How to Tailor Change Management to Different Cultures

Type: Articles
Topic: Crisis and Change
By Risto Gladden
21 August 2017
change management

As globalization continues to increase the number of cross-cultural interactions, the ability to function effectively in different cultural contexts has never been more important. But each culture has its own behavioral code and normative principles, so the actions, gestures, and words a person encounters in a foreign business setting can be easily misinterpreted leading to misunderstandings and missed opportunities for cooperation. For global companies, it is important to assess strategic initiatives through a cultural lens. This has far-reaching implications for change management—the people side of change.

The role of cultural intelligence

Managing change across cultures requires not just the ability to feel comfortable when dealing with people of different cultures, but also awareness of and sensitivity to cultural norms such as body language, tone of voice, patterns of handling emotions, and concepts of justice, leadership and self. This ability to act appropriately and effectively among people with unfamiliar backgrounds is generally referred to as cultural intelligence (or CQ). To some extent, cultural intelligence can be viewed as emotional intelligence (or EQ) across cultural contexts. It involves acquiring perspectives and knowledge through cultural mindfulness—openness to new experiences and ideas—and then being able to transform that knowledge into behavioral skills. Anyone who is motivated enough can cultivate his or her cultural intelligence, and anyone involved in managing change across national and cultural boundaries should.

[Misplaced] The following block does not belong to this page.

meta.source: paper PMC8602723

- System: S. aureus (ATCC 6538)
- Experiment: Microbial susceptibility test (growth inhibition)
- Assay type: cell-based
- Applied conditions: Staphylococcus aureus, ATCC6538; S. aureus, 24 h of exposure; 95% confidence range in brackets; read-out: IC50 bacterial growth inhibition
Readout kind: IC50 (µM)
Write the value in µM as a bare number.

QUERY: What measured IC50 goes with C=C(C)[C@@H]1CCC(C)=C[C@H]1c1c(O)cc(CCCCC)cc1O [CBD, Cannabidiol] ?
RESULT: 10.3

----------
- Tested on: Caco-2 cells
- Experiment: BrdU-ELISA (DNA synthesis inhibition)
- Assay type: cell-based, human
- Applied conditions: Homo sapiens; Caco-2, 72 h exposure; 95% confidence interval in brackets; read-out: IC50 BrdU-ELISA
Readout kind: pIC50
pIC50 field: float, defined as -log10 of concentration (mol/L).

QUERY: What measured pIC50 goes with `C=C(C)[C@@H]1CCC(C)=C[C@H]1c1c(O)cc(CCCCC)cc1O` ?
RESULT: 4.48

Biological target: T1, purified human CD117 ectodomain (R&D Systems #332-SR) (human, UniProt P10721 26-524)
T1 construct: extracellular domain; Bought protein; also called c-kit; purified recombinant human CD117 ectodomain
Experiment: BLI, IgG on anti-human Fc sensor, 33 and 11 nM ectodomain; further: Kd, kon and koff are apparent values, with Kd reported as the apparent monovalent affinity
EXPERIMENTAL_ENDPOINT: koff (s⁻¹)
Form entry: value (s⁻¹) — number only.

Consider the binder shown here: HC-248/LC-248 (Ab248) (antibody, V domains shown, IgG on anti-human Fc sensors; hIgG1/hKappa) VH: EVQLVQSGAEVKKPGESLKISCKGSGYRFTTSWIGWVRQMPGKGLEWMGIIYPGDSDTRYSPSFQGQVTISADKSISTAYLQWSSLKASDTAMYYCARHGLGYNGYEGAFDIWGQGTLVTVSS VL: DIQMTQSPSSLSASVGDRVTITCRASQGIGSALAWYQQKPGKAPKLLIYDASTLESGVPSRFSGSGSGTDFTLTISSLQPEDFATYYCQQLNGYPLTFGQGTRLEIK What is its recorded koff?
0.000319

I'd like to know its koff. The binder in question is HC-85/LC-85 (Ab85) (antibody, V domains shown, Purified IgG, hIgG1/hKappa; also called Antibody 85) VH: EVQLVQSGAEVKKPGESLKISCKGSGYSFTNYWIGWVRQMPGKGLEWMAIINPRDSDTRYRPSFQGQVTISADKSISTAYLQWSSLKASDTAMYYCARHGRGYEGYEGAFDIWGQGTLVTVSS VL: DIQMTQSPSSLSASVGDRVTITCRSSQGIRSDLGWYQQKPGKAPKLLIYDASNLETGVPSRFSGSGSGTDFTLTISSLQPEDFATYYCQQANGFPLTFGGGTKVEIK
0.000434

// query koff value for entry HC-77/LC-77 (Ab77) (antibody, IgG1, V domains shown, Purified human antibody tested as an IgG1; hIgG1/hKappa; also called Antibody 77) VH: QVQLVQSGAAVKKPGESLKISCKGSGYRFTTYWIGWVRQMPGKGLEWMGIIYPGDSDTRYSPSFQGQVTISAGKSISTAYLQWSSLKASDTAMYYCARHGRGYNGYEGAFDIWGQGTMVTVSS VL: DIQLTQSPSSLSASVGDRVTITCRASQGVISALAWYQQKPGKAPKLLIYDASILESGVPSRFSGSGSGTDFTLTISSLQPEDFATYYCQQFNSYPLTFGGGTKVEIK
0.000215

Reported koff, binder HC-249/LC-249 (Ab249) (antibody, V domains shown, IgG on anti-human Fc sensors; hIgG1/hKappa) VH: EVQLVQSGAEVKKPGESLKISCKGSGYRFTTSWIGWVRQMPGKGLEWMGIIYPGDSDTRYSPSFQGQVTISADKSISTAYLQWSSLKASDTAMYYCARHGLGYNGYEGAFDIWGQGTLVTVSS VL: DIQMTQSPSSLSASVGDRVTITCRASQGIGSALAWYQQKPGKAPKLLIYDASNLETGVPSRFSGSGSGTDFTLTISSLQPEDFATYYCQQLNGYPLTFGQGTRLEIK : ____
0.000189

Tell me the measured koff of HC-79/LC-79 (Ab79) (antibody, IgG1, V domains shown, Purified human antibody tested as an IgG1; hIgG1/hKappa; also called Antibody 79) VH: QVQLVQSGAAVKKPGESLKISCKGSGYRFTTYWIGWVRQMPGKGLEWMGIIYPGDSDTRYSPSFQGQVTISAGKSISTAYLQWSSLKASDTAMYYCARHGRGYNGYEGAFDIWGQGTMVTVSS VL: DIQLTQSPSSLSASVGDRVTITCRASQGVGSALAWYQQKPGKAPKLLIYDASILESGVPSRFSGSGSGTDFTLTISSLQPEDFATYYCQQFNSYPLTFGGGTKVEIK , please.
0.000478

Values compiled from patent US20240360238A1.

Unquestionably, global companies benefit from change management resources (and leaders) who are culturally intelligent because they are better equipped to:

  • Work effectively in culturally diverse teams.
  • Manage conflict and misunderstandings that arise from different cultural perspectives.
  • Help others understand how cultural orientations affect attitudes and behaviors.
  • Coach others to manage challenging cross-cultural situations.
  • Take cultural differences into account when developing change management plans.

Read the full article in Communication World. 

Risto Gladden

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